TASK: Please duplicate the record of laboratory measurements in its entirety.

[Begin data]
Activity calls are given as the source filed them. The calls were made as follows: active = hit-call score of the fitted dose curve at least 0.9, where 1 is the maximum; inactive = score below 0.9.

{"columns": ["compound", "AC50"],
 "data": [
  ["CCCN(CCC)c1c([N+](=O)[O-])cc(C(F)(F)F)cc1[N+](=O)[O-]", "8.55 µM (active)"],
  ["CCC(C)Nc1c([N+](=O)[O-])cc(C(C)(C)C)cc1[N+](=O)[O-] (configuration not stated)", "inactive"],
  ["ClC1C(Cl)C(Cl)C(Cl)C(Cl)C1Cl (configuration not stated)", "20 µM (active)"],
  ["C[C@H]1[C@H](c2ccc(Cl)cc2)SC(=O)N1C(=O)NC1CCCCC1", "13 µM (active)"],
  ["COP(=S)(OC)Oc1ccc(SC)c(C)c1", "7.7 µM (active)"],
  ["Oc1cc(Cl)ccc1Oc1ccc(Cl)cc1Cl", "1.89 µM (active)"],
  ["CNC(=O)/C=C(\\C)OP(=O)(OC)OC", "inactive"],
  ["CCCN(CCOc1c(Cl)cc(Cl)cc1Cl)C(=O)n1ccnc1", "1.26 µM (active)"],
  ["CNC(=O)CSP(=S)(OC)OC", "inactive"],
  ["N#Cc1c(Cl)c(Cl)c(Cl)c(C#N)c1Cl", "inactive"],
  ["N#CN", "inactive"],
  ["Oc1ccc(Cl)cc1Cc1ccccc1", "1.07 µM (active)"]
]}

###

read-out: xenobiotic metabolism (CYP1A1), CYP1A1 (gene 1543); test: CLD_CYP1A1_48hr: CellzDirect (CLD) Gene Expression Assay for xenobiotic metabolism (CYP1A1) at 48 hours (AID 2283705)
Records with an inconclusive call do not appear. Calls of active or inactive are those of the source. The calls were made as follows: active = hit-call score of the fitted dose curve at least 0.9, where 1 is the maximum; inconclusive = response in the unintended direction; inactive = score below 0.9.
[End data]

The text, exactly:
Activity calls are given as the source filed them. The calls were made as follows: active = hit-call score of the fitted dose curve at least 0.9, where 1 is the maximum; inactive = score below 0.9.

{"columns": ["compound", "AC50"],
 "data": [
  ["CCCN(CCC)c1c([N+](=O)[O-])cc(C(F)(F)F)cc1[N+](=O)[O-]", "8.55 µM (active)"],
  ["CCC(C)Nc1c([N+](=O)[O-])cc(C(C)(C)C)cc1[N+](=O)[O-] (configuration not stated)", "inactive"],
  ["ClC1C(Cl)C(Cl)C(Cl)C(Cl)C1Cl (configuration not stated)", "20 µM (active)"],
  ["C[C@H]1[C@H](c2ccc(Cl)cc2)SC(=O)N1C(=O)NC1CCCCC1", "13 µM (active)"],
  ["COP(=S)(OC)Oc1ccc(SC)c(C)c1", "7.7 µM (active)"],
  ["Oc1cc(Cl)ccc1Oc1ccc(Cl)cc1Cl", "1.89 µM (active)"],
  ["CNC(=O)/C=C(\\C)OP(=O)(OC)OC", "inactive"],
  ["CCCN(CCOc1c(Cl)cc(Cl)cc1Cl)C(=O)n1ccnc1", "1.26 µM (active)"],
  ["CNC(=O)CSP(=S)(OC)OC", "inactive"],
  ["N#Cc1c(Cl)c(Cl)c(Cl)c(C#N)c1Cl", "inactive"],
  ["N#CN", "inactive"],
  ["Oc1ccc(Cl)cc1Cc1ccccc1", "1.07 µM (active)"]
]}

###

read-out: xenobiotic metabolism (CYP1A1), CYP1A1 (gene 1543); test: CLD_CYP1A1_48hr: CellzDirect (CLD) Gene Expression Assay for xenobiotic metabolism (CYP1A1) at 48 hours (AID 2283705)
Records with an inconclusive call do not appear. Calls of active or inactive are those of the source. The calls were made as follows: active = hit-call score of the fitted dose curve at least 0.9, where 1 is the maximum; inconclusive = response in the unintended direction; inactive = score below 0.9.